How Music Teachers Helper Makes Money
F**king brilliant example of facing a personal problem, coming up with a solution and then selling it to everyone else who suffers from the same annoyance! In the next 30 minutes, list out every single problem you have in your life…this will be your passive income ideas juice!!
Everything from your problem using OmniFocus to eating a healthy breakfast to running stamina to booking your flights to China (yes that was my day haha), should be on the list.
I once sat down with a couple sheets of real paper and a real pen and just scribbled away for 2 hours. Really nit pick. Really get pessimistic as a mofo. You’ll be amazed how many things annoy you if you really try to think about it. When you finish, group them into categories and focus on the things that really drive you up the wall.
Now get positive again. Ideate on how to solve these problems and what products or services could provide the solution. Boom!
Anyway, back to the case study. Brandon was another one of Tim’s early 4 Hour Work Week case studies, and interestingly reappeared on the 4HWW blog not that long ago with a follow up article about how he’s continuing to kill it with MTH whilst raising a family of 3 (I think) and travelling the world non-stop. Hells yeah!
This case study excites me because it’s not your usual blog + info product or ecommerce store. It’s online software – or more correctly Software as a Service (SAAS)…hello monthly repeat earnings! Here’s the basic idea.
Brandon was a music teacher. Couldn’t track which of his students had paid and hadn’t. Decided to make a simple application to track it. This developed into something more sophisticated and soon generated $1000 a month. As of today it is a full suite of offerings, with the billing element having been joined by a lessons management element, as well as a DIY website element. Nice.
And so it shouldn’t surprise you that when he first reported on it to Ferriss back in late 2011 it was (already!) bringing in $25,000 a month…in 90% passive income/revenue. Sorry let me repeat that…dude makes basic program for fellow at-home music teachers. Dude makes $300,000+ a year with probably 70% profit margins (based on Brandon’s disclosure in the comments section of the 4HWW – $10-12k a month to run the business). Loooooove it.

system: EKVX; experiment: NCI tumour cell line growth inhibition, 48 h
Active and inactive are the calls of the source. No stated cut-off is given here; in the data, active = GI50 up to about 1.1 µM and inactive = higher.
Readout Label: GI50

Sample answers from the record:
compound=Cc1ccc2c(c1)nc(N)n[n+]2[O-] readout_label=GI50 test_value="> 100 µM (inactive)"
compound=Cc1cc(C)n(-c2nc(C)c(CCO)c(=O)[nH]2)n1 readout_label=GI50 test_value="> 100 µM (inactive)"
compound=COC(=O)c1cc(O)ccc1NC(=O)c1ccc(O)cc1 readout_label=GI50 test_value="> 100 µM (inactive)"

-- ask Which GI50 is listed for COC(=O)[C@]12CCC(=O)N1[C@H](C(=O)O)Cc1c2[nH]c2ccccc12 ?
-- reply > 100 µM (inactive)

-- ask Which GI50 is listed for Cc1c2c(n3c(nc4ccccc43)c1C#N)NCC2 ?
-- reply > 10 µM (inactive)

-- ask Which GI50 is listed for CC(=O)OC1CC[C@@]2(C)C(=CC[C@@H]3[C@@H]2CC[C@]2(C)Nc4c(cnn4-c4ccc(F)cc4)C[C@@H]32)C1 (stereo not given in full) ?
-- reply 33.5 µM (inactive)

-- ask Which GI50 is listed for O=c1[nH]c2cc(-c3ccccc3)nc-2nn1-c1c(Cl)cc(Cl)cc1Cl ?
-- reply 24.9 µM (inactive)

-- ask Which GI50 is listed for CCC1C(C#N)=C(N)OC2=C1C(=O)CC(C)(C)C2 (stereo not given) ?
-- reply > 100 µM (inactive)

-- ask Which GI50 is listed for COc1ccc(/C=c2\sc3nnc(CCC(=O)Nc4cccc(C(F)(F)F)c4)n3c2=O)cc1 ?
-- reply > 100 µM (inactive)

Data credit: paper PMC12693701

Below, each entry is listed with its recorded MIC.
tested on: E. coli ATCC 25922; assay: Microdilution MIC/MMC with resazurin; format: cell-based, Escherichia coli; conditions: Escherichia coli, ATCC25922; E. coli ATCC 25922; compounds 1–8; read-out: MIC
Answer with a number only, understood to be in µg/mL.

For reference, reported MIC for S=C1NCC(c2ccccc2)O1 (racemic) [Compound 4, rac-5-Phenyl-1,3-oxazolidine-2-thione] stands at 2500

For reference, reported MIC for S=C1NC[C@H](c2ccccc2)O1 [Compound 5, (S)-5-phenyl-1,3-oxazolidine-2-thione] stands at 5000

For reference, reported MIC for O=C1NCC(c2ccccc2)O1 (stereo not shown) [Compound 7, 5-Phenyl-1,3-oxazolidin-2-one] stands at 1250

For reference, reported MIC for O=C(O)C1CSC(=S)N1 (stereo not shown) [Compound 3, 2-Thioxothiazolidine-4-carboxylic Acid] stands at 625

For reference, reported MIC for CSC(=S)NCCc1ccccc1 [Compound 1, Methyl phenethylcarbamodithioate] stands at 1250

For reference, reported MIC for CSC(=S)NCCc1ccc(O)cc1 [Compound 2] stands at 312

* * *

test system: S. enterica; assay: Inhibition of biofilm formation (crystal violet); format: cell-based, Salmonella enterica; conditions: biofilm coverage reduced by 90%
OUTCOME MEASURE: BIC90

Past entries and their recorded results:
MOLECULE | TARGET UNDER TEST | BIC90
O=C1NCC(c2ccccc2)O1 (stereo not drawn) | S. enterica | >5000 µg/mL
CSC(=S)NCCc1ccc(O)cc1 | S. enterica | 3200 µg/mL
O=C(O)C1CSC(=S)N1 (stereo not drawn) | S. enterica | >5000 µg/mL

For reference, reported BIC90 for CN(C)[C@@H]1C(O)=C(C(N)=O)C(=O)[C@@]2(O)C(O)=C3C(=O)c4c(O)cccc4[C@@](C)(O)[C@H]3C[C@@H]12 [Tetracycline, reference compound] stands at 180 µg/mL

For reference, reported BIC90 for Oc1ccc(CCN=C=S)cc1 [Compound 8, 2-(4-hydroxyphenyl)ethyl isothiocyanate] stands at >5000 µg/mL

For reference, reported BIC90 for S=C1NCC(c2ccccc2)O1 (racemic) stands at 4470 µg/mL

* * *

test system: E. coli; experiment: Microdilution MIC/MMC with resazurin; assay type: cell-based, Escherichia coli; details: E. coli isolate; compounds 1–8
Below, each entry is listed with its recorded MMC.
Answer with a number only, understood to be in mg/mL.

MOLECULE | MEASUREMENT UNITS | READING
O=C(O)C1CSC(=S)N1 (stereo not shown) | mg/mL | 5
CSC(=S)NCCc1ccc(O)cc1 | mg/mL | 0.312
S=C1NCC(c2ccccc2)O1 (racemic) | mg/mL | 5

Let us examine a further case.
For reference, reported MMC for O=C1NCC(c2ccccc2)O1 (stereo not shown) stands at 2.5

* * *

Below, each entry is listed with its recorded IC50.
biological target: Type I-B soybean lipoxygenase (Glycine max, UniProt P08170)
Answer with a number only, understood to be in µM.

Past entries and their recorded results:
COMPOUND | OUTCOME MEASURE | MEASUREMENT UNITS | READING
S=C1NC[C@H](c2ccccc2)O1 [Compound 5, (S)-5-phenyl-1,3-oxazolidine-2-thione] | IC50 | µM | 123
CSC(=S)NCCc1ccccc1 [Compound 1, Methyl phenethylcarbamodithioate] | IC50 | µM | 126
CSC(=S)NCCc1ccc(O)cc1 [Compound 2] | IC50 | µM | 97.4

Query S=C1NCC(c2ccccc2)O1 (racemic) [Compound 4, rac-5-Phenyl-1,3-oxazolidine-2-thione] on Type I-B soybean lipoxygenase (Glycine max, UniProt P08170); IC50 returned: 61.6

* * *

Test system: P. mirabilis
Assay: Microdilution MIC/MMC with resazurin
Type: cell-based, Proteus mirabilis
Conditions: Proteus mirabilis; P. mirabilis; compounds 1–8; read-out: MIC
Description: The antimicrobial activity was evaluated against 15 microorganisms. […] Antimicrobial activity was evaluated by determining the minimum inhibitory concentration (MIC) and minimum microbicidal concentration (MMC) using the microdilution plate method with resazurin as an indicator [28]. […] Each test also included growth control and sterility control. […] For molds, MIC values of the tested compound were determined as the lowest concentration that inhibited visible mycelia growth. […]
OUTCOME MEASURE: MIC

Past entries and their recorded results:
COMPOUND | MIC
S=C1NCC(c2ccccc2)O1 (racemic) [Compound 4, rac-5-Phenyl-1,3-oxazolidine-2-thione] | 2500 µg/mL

With all that said, let’s get back to the idea that passive income comes from creating an asset either through money or sweat, and to create an asset (the website and software) capable of $300,000+ a year, it took Brandon 5 years! Ie huge upfront investment for long-term passive returns.
Anyways, here’s Brandon’s big takeaways; just put something together at first even if it’s not perfect (Eric Ries Lean Startup style!), create a product focused on a specific target as this makes marketing 10x easier (think music teachers, not martial arts, dance, yoga etc teachers), don’t do everything yourself but watch out for dodgy partners (keep control, just outsource), and KISS – keep it simple stupid.
On the KISS idea, Brandon said a big problem he faced was always adding features to the software as user requests came in. This clouded up the software and made it less usable, and eventually necessitated a big redesign.
I guess, this scream 37 Signals! The guys over at 37 Signals refuse to add features onto their products unless they’re absolutely needed. Their idea: never write down user requests…if they’re important enough they’ll keep cropping up and will stick in your mind.
That should stop overdevelopment. But I guess Brandon’s point brings up another big question; is creating software a truly passive income endeavor? I mean, software by it’s very nature usually requires a ton of support work (even if you do have great documentation, a help desk is normally essential) and users – these days – are always demanding improvements since they are usually paying a monthly fee for use.
Well, I think these problems can be overcome by things like FAQ library, video how-to courses, and of course hiring VAs to answer common questions; whilst the development can be done less often if you do the whole KISS thing.
Something I mentioned in the 43 Best Passive Income Streams & Opportunities article, and I’ll repeat it here; only get into the online software game if you have some tech experience. Otherwise you’ll get taken to the cleaners by a mix of programmers, designers and well, even users who ask for all kinds of crazy things (things you don’t know much about without tech experience yourself).
And you’ll struggle to get out a basic working version for little dollars (Brandon programmed the first offering himself). Alternatively, partner up with a tech savvy fellow entrepreneur, get proof of concept and go for it. I do this with Apps for example. Eeeeeasy.